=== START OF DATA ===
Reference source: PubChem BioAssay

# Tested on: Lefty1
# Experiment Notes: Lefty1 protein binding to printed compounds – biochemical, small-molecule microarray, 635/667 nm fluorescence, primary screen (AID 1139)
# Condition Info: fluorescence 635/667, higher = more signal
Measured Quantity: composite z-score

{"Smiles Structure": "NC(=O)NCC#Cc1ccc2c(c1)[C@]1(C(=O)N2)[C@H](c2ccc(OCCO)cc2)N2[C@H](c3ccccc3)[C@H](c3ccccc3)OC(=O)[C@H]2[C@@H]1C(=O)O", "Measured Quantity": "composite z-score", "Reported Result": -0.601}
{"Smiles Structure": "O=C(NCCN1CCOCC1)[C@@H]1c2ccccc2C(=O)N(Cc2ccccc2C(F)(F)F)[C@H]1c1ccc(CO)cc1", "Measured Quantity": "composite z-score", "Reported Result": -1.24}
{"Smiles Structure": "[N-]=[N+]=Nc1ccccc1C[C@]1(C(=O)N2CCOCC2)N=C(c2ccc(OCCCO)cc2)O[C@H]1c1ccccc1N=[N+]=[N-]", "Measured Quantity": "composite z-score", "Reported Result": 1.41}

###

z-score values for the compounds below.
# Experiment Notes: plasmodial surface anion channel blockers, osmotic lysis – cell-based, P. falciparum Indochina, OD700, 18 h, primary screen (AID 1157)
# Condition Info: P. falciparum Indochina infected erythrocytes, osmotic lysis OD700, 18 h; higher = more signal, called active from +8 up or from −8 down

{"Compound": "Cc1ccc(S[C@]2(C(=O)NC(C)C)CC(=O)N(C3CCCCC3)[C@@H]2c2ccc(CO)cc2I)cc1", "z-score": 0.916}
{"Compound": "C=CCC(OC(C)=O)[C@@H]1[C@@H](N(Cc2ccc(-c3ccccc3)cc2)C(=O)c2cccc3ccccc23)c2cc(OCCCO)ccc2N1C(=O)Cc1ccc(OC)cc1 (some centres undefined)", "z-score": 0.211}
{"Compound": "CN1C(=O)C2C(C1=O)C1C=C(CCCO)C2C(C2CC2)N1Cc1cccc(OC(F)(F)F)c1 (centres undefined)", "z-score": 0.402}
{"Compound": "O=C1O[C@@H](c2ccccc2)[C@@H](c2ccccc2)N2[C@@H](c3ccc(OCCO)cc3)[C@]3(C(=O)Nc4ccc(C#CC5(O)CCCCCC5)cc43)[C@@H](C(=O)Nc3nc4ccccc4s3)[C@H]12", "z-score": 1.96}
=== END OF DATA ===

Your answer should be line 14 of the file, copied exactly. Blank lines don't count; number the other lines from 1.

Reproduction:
{"Compound": "C=CCC(OC(C)=O)[C@@H]1[C@@H](N(Cc2ccc(-c3ccccc3)cc2)C(=O)c2cccc3ccccc23)c2cc(OCCCO)ccc2N1C(=O)Cc1ccc(OC)cc1 (some centres undefined)", "z-score": 0.211}